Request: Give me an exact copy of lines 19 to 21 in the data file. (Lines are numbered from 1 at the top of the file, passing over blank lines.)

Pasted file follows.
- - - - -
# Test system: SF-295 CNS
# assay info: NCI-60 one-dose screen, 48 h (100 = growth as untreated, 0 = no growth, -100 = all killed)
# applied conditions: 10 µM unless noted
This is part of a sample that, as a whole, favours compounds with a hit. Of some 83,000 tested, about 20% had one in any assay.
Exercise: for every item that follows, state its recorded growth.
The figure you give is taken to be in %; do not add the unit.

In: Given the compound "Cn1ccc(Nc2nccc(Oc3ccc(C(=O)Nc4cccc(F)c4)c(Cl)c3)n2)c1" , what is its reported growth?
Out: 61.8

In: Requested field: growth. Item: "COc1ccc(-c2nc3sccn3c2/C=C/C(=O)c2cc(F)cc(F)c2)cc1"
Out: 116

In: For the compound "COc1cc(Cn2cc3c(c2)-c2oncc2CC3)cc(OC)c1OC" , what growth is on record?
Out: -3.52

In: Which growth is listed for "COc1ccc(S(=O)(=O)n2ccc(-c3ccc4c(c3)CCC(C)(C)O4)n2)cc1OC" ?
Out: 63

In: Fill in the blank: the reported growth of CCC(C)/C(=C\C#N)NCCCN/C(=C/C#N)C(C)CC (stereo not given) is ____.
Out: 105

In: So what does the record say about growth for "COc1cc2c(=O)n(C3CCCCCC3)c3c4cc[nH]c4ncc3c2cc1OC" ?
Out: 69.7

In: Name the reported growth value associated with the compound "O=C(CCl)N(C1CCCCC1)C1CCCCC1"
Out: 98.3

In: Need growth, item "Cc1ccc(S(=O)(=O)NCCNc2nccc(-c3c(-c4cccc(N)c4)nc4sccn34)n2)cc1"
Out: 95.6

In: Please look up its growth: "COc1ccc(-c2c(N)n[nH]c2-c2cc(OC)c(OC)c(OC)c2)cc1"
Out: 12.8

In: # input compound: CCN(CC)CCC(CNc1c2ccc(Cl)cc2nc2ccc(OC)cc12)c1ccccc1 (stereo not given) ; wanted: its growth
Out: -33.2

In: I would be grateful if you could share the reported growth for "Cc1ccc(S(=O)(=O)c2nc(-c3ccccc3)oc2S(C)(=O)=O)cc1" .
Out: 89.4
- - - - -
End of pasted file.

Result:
In: Name the reported growth value associated with the compound "O=C(CCl)N(C1CCCCC1)C1CCCCC1"
Out: 98.3

In: Need growth, item "Cc1ccc(S(=O)(=O)NCCNc2nccc(-c3c(-c4cccc(N)c4)nc4sccn34)n2)cc1"